G. Fischer, 1814
- For the fictional video game character, see Sonic the Hedgehog
A hedgehog, also called an urchin, hedgepig and furze-pig, is a small mammal. It has spines on its back. There are hedgehogs in Europe, Asia, Africa, and New Zealand. When attacked or threatened, it curls up. Hedgehogs eat insects, snails, frogs and toads, snakes, bird eggs, carrion, mushrooms, berries, melons and watermelons. Sometimes, hedgehogs will search for earthworms, after rainstorms.
Description[change | edit source]
Hedgehogs have long spines, or quills, made of keratin. They do not come off easily, unlike porcupines, but in baby hedgehogs, the baby quills drop off and are replaced with adult quills. This is called "quilling". When they are very stressed or sick, their quills can fall off, too. Their quills are not poisonous.
Pets[change | edit source]
Some people keep hedgehogs as pets. African Pygmy hedgehogs are the most common type that are kept as pets. They live 2-4 years in captivity.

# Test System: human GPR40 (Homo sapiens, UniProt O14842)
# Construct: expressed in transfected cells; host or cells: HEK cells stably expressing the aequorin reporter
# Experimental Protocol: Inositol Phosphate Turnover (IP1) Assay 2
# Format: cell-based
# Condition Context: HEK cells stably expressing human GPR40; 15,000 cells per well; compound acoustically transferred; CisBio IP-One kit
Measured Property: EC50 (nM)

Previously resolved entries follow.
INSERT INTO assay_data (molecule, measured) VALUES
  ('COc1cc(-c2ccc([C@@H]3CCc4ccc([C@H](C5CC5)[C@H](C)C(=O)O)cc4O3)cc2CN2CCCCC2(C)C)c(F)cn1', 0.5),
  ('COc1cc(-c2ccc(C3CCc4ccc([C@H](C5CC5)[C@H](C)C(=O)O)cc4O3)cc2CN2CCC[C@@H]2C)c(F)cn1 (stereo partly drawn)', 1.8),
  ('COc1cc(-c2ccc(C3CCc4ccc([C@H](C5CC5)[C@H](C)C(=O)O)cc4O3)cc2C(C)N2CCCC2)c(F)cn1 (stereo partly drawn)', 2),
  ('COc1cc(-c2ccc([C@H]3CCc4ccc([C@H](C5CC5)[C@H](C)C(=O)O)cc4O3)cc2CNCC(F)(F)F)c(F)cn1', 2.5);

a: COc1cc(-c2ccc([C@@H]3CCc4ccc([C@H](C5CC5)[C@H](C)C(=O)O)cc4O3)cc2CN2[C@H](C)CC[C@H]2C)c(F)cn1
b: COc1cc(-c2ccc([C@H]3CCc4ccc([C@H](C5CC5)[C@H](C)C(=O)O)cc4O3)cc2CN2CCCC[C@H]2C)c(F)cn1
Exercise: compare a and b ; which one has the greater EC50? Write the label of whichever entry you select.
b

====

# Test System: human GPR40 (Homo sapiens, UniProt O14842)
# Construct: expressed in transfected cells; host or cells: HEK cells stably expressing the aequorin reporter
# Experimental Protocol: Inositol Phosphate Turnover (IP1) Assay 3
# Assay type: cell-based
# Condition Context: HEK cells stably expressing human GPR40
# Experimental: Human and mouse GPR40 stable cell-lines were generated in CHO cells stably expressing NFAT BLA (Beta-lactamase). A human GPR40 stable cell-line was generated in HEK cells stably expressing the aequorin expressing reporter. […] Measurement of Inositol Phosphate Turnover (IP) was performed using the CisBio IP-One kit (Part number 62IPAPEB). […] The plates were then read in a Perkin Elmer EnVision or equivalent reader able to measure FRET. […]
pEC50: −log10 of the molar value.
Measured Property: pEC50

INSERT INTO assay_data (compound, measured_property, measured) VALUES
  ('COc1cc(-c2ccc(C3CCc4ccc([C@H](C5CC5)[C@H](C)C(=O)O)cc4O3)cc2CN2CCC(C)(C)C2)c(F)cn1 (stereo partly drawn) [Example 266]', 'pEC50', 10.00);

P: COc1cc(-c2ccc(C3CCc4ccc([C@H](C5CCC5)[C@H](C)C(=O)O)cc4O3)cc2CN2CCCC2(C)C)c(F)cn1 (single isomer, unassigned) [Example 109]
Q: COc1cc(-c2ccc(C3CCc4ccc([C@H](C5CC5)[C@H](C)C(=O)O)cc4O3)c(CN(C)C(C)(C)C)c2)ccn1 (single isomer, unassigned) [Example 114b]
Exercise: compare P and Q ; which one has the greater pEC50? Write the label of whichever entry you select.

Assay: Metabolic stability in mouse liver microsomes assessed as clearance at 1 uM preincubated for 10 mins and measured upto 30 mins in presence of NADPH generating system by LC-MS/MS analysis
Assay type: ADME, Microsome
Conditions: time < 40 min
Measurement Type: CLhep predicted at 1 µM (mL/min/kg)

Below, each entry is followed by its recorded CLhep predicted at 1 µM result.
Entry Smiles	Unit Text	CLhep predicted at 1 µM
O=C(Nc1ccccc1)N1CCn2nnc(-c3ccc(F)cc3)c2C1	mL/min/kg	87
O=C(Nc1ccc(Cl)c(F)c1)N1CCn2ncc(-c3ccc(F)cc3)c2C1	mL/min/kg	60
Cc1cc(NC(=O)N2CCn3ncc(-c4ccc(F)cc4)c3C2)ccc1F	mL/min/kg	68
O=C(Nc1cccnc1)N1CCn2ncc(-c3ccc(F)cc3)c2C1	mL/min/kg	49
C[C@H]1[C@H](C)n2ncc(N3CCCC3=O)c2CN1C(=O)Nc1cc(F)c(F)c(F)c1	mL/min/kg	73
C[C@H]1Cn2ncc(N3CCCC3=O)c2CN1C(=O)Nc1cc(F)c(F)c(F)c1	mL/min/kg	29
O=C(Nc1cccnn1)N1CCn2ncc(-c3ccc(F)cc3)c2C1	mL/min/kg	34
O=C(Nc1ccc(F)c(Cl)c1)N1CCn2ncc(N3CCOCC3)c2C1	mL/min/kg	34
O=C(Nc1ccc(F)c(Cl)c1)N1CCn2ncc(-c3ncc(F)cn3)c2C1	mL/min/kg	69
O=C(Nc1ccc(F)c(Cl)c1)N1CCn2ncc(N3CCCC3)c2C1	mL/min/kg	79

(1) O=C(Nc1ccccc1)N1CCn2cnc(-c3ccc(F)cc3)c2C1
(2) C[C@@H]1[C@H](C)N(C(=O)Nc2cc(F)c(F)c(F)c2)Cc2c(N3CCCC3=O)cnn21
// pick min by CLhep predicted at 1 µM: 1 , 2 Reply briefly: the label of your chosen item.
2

References[change | edit source]
- Hutterer, Rainer (16-11-2005). Don E. Wilson and DeeAnn M. Reeder. ed. Mammal Species of the World (3rd ed.). Johns Hopkins University Press. pp. 212–217. ISBN 978-0-8018-8221-0. http://www.bucknell.edu/msw3.
Other websites[change | edit source]
|The Simple English Wiktionary has a definition for: hedgehog.|
|Wikimedia Commons has media related to: Erinaceidae|
- Hedgehogs (Species) at the Open Directory Project
- Hedgehog reference at the University of Michigan Museum of Zoology
- Hedgehog Facts
- Hedgehog Care and Advice